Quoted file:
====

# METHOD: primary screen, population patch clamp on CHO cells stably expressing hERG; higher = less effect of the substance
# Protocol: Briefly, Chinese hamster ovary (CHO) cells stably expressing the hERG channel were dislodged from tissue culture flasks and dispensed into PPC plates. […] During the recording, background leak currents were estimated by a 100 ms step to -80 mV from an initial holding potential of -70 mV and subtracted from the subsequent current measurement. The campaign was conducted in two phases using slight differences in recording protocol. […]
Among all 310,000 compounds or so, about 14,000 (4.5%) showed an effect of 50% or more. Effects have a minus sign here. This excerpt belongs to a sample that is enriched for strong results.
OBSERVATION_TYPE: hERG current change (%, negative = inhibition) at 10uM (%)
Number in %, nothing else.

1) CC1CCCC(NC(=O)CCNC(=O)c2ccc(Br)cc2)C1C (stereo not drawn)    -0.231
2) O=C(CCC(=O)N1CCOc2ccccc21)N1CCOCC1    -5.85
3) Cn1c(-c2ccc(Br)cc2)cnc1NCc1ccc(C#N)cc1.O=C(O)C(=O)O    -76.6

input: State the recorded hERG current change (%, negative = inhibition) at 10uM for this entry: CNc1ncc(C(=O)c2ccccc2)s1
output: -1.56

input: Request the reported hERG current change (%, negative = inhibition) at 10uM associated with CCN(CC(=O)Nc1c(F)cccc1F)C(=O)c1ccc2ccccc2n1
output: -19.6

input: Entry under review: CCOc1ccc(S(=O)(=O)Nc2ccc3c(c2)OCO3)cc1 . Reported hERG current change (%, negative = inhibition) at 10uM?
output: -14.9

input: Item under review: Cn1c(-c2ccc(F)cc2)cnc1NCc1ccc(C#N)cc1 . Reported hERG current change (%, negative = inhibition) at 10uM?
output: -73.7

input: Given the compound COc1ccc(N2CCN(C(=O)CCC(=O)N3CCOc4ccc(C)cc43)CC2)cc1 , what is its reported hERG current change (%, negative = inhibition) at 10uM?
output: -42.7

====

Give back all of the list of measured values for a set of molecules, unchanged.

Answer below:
# METHOD: primary screen, population patch clamp on CHO cells stably expressing hERG; higher = less effect of the substance
# Protocol: Briefly, Chinese hamster ovary (CHO) cells stably expressing the hERG channel were dislodged from tissue culture flasks and dispensed into PPC plates. […] During the recording, background leak currents were estimated by a 100 ms step to -80 mV from an initial holding potential of -70 mV and subtracted from the subsequent current measurement. The campaign was conducted in two phases using slight differences in recording protocol. […]
Among all 310,000 compounds or so, about 14,000 (4.5%) showed an effect of 50% or more. Effects have a minus sign here. This excerpt belongs to a sample that is enriched for strong results.
OBSERVATION_TYPE: hERG current change (%, negative = inhibition) at 10uM (%)
Number in %, nothing else.

1) CC1CCCC(NC(=O)CCNC(=O)c2ccc(Br)cc2)C1C (stereo not drawn)    -0.231
2) O=C(CCC(=O)N1CCOc2ccccc21)N1CCOCC1    -5.85
3) Cn1c(-c2ccc(Br)cc2)cnc1NCc1ccc(C#N)cc1.O=C(O)C(=O)O    -76.6

input: State the recorded hERG current change (%, negative = inhibition) at 10uM for this entry: CNc1ncc(C(=O)c2ccccc2)s1
output: -1.56

input: Request the reported hERG current change (%, negative = inhibition) at 10uM associated with CCN(CC(=O)Nc1c(F)cccc1F)C(=O)c1ccc2ccccc2n1
output: -19.6

input: Entry under review: CCOc1ccc(S(=O)(=O)Nc2ccc3c(c2)OCO3)cc1 . Reported hERG current change (%, negative = inhibition) at 10uM?
output: -14.9

input: Item under review: Cn1c(-c2ccc(F)cc2)cnc1NCc1ccc(C#N)cc1 . Reported hERG current change (%, negative = inhibition) at 10uM?
output: -73.7

input: Given the compound COc1ccc(N2CCN(C(=O)CCC(=O)N3CCOc4ccc(C)cc43)CC2)cc1 , what is its reported hERG current change (%, negative = inhibition) at 10uM?
output: -42.7